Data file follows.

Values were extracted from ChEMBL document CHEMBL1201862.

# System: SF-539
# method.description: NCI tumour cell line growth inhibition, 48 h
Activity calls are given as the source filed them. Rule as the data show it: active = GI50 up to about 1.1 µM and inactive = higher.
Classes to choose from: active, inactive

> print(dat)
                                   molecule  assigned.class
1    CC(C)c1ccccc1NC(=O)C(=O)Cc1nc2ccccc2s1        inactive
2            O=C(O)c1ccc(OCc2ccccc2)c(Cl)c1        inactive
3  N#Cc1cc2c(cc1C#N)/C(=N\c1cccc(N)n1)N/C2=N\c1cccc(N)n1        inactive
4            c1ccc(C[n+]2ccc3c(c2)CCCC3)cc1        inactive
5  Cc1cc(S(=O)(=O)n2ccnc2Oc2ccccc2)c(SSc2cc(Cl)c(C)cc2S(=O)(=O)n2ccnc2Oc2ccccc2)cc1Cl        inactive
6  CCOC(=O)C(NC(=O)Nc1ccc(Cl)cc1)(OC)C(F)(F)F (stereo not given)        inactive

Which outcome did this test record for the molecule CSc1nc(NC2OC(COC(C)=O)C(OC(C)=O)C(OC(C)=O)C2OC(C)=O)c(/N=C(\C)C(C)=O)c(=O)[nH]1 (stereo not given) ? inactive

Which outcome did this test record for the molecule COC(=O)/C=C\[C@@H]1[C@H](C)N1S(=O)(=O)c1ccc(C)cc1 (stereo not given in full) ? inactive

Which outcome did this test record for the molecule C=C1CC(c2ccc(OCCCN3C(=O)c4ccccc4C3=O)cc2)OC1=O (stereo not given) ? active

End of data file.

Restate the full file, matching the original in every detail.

Values were extracted from ChEMBL document CHEMBL1201862.

# System: SF-539
# method.description: NCI tumour cell line growth inhibition, 48 h
Activity calls are given as the source filed them. Rule as the data show it: active = GI50 up to about 1.1 µM and inactive = higher.
Classes to choose from: active, inactive

> print(dat)
                                   molecule  assigned.class
1    CC(C)c1ccccc1NC(=O)C(=O)Cc1nc2ccccc2s1        inactive
2            O=C(O)c1ccc(OCc2ccccc2)c(Cl)c1        inactive
3  N#Cc1cc2c(cc1C#N)/C(=N\c1cccc(N)n1)N/C2=N\c1cccc(N)n1        inactive
4            c1ccc(C[n+]2ccc3c(c2)CCCC3)cc1        inactive
5  Cc1cc(S(=O)(=O)n2ccnc2Oc2ccccc2)c(SSc2cc(Cl)c(C)cc2S(=O)(=O)n2ccnc2Oc2ccccc2)cc1Cl        inactive
6  CCOC(=O)C(NC(=O)Nc1ccc(Cl)cc1)(OC)C(F)(F)F (stereo not given)        inactive

Which outcome did this test record for the molecule CSc1nc(NC2OC(COC(C)=O)C(OC(C)=O)C(OC(C)=O)C2OC(C)=O)c(/N=C(\C)C(C)=O)c(=O)[nH]1 (stereo not given) ? inactive

Which outcome did this test record for the molecule COC(=O)/C=C\[C@@H]1[C@H](C)N1S(=O)(=O)c1ccc(C)cc1 (stereo not given in full) ? inactive

Which outcome did this test record for the molecule C=C1CC(c2ccc(OCCCN3C(=O)c4ccccc4C3=O)cc2)OC1=O (stereo not given) ? active